The real story of Hollywood--as told by such luminaries as Steven Spielberg, Jane Fonda, Frank Capra, Katharine Hepburn, Alfred Hitchcock, Harold Lloyd, Jordan Peele, and nearly four hundred others--reveals a fresh history of the American movie industry, from its beginnings to today.
... a hefty book with charm to match ... This is a book for those who still revere Hollywood’s past, and that’s fine by this film historian ... My bookshelves are laden with Hollywood memoirs that run the gamut from indispensable to comic to, frankly, a pack of lies. Even so, I found Hollywood had something fresh, revealing and frequently amusing on nearly every page. The AFI talks, while lively, are focused on actual filmmaking, so there is less gossip than in a typical autobiography, where the publisher knows that’s what sells. Ms. Basinger and Mr. Wasson also make good use of lesser-known but vital figures, like Margaret Booth, MGM’s editor for many years, or Ranald MacDougall, a great screenwriter but one with low name recognition compared with, say, Billy Wilder ... You can feel these folks, in the company of others who love and work in the industry, putting up their feet and getting real ... will surely bring joy to any cinephile, but its organization is a bit of a downer. If ever there were a film book that begged for notes and a source list it’s this one, even if the additions would take the size from heavy to immovable. The front matter includes an alphabetical list of contributors, along with their professions, but none of their credits or even their studio affiliations. Readers moved to curiosity about, say, what films Raoul Walsh directed or what exactly Pandro Berman did in the movie industry will probably spend a lot of time on Wikipedia ... It would be useful to know when someone was speaking—how many years after the events? In certain cases, more time means that an anecdote has become more, shall we say, interesting ... These are the moments—art versus commerce, kindness versus hard-headed realism—in which Hollywood earns its page count.
While underscoring too frequent stereotypical gender expectations (fewer, surprisingly, during the early days), there is little mention of actual sexual harassment. This edited, conversational retrospective contains much on changes in the industry as experienced by those in it, such as the transition to sound, the waning of censorship after the Production Code and McCarthyism, the use of digital technology, and the challenge of immediate reviews through the blogosphere ... Recommended for the large audience of popular culture enthusiasts for whom knowledge of the Hollywood past will enable them better to appreciate occurring and anticipated industry changes.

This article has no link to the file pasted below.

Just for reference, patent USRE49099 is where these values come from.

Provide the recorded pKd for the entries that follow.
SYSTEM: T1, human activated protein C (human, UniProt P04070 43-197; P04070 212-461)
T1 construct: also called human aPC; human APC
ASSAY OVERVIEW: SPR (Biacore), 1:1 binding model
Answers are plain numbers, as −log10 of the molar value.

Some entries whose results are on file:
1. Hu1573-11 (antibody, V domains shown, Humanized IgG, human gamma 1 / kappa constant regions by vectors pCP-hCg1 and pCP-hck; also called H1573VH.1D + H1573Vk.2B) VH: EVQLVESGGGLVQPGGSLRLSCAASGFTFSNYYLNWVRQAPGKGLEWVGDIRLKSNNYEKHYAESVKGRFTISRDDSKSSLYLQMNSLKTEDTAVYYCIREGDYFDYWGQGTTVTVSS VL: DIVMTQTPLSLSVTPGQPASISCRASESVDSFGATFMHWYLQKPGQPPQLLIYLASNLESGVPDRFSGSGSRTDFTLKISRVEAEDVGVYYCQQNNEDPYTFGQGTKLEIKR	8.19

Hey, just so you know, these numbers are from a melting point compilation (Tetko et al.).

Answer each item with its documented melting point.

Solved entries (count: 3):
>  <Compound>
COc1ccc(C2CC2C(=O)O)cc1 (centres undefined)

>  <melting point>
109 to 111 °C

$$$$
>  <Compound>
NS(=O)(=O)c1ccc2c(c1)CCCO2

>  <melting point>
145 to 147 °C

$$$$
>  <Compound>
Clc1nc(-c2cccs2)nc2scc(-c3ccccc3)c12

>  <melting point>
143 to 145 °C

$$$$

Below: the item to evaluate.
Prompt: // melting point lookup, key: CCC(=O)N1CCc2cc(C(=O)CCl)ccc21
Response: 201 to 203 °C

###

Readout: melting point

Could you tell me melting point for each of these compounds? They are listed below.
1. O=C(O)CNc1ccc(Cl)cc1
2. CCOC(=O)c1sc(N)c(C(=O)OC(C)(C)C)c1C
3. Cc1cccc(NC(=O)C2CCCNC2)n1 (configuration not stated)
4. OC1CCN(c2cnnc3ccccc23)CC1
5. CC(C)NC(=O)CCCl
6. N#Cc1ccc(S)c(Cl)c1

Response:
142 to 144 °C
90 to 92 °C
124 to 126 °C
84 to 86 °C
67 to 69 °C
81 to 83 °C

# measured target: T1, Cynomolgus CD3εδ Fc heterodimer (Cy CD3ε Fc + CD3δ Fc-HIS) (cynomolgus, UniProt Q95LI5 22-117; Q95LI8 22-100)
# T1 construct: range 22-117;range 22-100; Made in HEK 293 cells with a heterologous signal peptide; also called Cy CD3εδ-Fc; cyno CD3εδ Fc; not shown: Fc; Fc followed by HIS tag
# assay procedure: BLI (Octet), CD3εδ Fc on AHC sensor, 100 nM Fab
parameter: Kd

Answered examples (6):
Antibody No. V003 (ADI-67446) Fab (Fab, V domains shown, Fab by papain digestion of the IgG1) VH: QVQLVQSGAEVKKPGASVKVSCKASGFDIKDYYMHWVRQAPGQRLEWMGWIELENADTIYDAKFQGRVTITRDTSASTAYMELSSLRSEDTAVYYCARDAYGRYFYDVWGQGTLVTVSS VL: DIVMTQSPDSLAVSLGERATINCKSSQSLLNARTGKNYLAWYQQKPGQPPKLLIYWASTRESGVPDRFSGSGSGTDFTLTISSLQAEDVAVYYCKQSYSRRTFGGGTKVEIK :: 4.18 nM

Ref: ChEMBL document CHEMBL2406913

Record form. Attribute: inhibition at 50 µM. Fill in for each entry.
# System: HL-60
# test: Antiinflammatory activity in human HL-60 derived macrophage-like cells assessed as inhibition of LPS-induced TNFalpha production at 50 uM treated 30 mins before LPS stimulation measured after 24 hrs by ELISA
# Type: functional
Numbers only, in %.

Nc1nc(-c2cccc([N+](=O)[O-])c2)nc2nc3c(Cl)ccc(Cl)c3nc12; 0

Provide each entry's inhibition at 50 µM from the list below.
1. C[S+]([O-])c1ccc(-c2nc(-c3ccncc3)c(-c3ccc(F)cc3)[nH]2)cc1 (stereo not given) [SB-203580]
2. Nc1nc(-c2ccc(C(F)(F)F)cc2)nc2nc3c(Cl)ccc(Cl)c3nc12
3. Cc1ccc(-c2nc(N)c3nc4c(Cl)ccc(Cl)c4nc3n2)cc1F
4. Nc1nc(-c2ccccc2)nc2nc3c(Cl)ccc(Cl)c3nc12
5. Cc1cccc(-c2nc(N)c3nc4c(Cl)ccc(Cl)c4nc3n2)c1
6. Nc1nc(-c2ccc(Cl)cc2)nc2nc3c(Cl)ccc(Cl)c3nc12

Don’t break stride for killjoy contemporary questions of race, gender, socioeconomics and unconscious editorial bias in the shaping of historical narrative and maybe it is. At the very least, here is testimony by over 300 industry professionals, some of whom made silent movies and are now dead, others of whom are Steven Spielberg and Jordan Peele. And the result is a fat, showbiz-nerd-satisfying tome with something for every showbiz-nerd taste: on-set stories, technical details, funny anecdotes about actors, the echoes of studio executives kvetching and various people complaining about critics. Hooray for Hollywood! ... With the conversations of more than 3,000 guest speakers to choose from, of course, the organizing structure is key. And in this, Basinger and Wasson have done a snazzy job of folding topics into a timeline that begins in the era of silent movies and calls it a wrap with up-to-the-minute show folk throwing out words like 'digital,' 'social media' and 'globalization' ... we have the provocative or amusing or illustrative words of hundreds of insiders to entertain us. But without the context of time and place, an important piece of scholarship is missing. This is Basinger and Wasson’s and the AFI’s oral history of Hollywood, and it’s a fine one. But remember, as the man said, Nobody knows anything.